Planning for retirement is not a one-time event. It is a multistep process that continues to evolve as you, your circumstances, and some external factors change. Most of us understand that we need to have a savings plan in place in order to enjoy our retirement years, but is it really that simple?
For many dentists and physicians, retirement planning can be both a dream and a nightmare. You may look forward to the day where you and your partner spend your days traveling, reading, gardening, and enjoy time with friends and family. However, others only think about how far behind they are in saving for retirement, and every day you get closer, the doubt grows larger. Instead of making plans that bring you joy, you end up questioning every spending decision.
Just keep in mind the longer you wait to prepare, the more ground you will have to make up. Creating a plan for your golden year starts with knowing your retirement goals and what it will take to achieve them.
There are many questions people forget to ask themselves no matter their career when planning for the future.
Anyone who plans on retiring at some point (and we hope everyone does) needs a retirement savings strategy. There is a multitude of savings and investment options for your retirement. Do you know how your own savings and investments are allocated between IRSs, taxable accounts, or tax-free accounts?
You may also need to invest in a diversified portfolio of investments held outside of a qualified retirement plan. A typical portfolio may include stocks, bonds, mutual funds, and/or real estate.
While investments and savings are essential to a retirement plan, many people tend to focus on these options and lose sight that they are only a part of a retirement strategy. There are other elements (included below) that are wise to consider.
Have you spent time understanding how much money you need to retire? Part of the equation in planning for retirement is your life expectancy. At this time, the average life expectancy in the U.S. is 78.7 years, but there are many factors, including family history, that will affect yours.
There is a significant difference between calculating the financial needs for 10-20 years and 30-40 years of retirement. Taking into account how long you will live should better prepare you to save funds accordingly.
As a high-income earner, you may not have even considered how social security can be important to your retirement plan. In general, the longer you wait to file (up to age 70), means a higher monthly benefit. Of course, no one approach fits everyone. Each person’s finances, birth dates, relative ages, anticipated longevity, and earnings records all play a part. Your decisions around social security have the potential to vary by hundreds of thousands of dollars depending on the action you take.
Start to think about what age you plan to retire. If your age is less than full retirement age, be sure to understand how that may affect your future social security benefits.
How accurate is your awareness of what it takes to maintain your standard of living? You can separate the majority of your expenses into two buckets:
Insight into this breakdown of lifestyle expenses and planning for the short term and the long term is crucial in planning for retirement. As you age, your lifestyle may change; thus, your expenditures in your 60s may look very different than your financial needs when you are in your 80s. Often you will encounter increased healthcare costs and fewer expenses around travel.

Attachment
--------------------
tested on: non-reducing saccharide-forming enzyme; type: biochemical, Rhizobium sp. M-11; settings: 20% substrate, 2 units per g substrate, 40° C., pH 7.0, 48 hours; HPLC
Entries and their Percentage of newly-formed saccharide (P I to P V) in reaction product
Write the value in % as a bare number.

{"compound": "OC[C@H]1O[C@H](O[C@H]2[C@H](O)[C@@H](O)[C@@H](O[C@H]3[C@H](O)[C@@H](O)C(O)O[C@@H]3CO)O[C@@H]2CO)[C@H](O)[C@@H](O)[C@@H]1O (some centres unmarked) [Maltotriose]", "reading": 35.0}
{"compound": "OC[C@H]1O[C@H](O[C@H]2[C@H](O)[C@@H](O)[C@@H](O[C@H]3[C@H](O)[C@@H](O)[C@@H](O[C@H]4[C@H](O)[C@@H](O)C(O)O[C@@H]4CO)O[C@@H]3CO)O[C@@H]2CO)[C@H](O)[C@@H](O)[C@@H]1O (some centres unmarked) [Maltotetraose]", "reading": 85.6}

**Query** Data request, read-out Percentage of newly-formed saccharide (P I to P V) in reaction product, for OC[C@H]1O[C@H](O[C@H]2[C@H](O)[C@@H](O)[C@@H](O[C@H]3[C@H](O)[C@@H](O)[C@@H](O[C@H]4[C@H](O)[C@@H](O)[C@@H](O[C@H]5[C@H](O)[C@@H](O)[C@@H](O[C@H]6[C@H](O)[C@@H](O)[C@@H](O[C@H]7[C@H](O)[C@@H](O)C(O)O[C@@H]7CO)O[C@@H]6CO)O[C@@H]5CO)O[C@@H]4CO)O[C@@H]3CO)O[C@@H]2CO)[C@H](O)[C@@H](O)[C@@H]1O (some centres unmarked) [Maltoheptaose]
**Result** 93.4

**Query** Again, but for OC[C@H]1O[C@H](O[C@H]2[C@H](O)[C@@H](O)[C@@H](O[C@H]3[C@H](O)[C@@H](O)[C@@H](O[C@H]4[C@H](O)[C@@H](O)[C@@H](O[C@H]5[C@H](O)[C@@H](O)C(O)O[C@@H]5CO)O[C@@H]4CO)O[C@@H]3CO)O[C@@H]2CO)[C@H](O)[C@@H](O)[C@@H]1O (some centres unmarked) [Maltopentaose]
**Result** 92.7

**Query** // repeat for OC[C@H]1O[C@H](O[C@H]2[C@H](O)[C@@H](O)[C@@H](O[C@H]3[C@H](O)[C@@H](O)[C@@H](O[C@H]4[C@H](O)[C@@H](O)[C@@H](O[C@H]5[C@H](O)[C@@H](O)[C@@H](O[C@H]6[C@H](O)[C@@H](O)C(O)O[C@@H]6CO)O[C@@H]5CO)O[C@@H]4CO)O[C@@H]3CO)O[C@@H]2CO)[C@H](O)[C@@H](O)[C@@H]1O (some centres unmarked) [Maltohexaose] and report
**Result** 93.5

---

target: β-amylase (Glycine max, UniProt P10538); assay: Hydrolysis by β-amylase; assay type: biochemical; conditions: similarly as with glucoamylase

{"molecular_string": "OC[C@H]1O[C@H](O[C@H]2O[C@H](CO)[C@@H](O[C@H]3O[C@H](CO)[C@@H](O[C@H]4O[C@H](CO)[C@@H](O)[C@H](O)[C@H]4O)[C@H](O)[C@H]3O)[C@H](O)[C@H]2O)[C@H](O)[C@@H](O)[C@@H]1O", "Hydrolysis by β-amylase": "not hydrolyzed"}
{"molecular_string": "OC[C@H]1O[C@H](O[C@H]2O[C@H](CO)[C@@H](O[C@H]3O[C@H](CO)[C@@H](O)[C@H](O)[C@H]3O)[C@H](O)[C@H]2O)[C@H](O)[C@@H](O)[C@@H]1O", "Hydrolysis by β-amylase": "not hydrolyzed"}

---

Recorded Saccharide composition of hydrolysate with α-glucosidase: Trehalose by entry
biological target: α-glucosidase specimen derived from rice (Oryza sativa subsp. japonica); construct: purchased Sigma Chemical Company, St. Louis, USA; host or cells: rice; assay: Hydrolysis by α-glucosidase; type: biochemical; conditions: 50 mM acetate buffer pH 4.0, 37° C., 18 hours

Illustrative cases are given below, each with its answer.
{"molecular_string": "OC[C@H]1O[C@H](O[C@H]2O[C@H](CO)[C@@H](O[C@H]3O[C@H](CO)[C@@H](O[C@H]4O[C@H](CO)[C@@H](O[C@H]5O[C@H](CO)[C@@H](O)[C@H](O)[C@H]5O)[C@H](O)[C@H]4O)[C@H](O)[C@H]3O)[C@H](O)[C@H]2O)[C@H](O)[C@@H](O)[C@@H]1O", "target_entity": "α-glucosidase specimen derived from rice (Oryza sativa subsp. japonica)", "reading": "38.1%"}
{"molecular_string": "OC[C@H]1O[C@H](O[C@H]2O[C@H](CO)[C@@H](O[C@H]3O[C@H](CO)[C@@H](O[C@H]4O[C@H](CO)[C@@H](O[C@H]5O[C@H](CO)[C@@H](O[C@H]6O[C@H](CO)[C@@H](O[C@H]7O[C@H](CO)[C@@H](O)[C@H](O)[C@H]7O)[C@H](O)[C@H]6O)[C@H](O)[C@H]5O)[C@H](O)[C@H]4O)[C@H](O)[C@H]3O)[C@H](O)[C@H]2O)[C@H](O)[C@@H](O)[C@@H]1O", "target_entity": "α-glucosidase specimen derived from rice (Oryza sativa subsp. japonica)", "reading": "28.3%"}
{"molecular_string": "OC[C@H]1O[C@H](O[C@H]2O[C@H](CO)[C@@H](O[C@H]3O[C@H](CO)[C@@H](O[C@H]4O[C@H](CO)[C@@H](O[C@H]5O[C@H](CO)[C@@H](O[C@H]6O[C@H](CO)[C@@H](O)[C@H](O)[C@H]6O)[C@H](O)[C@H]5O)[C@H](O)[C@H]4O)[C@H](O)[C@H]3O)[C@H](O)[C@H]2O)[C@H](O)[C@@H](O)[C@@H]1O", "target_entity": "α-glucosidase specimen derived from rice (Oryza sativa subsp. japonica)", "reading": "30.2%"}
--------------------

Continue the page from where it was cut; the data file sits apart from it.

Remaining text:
Knowing how you want to spend your golden years will help guide you in creating a budget that will last throughout your retirement. With the proper planning, you can determine how extravagant or frugal your retirement is.
Inflation is the rate at which the value of money is falling, and consequently, the general level of prices for goods and services is rising.
Inflation is the reason why a dollar today is worth more than a dollar will be worth in the future.
With inflation occurring slowly and typically over a long time, it can quite easily go without notice. Therefore, it can be an under-appreciated risk to your future retirement income. One of the best ways to mitigate this risk is by investing your assets wisely.
As you age, it is possible you may experience health issues and unplanned medical expenses. It is crucial to plan for your future medical needs regardless of your health today. You may want to start by considering a few questions:
Answering these questions can assist you in creating a more informed budget to prepared for unforeseen medical costs.
It is never too soon to start preparing for your golden years. By starting now, you will get the ball rolling to protect your financial future. As a hardworking doctor who spent many years in school and training and then taking care of people, you deserve to enjoy life after retirement. Regardless of how much you earn, do not underestimate the importance of retirement planning
At Spaugh Dameron Tenny, we specialize in helping physicians and dentists create personalized retirement plans that meet their financial goals. Connect with our dedicated team of financial advisors to get started today!
Shane Tenny is the managing partner of Spaugh Dameron Tenny. Along with hosting the Prosperous Doc® podcast, Shane has a true passion for behavioral finance, helping clients and audiences understand how to develop successful strategies based on their unique temperaments. An accomplished and highly engaging speaker, Shane is regularly interviewed for television and podcasts, is actively involved in the Financial Planning Association®, and contributes to industry advisory boards.
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